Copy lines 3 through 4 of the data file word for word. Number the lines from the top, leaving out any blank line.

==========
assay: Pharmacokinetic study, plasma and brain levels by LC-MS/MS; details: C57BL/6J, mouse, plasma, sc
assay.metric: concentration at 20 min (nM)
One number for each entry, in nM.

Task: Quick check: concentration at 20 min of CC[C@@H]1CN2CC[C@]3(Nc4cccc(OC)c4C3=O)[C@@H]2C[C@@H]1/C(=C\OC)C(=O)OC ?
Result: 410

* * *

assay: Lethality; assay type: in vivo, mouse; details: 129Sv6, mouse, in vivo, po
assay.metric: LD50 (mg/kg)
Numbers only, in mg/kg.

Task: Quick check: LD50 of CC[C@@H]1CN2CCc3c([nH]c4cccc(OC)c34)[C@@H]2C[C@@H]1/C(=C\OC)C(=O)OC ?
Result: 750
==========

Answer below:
One number for each entry, in nM.

Task: Quick check: concentration at 20 min of CC[C@@H]1CN2CC[C@]3(Nc4cccc(OC)c4C3=O)[C@@H]2C[C@@H]1/C(=C\OC)C(=O)OC ?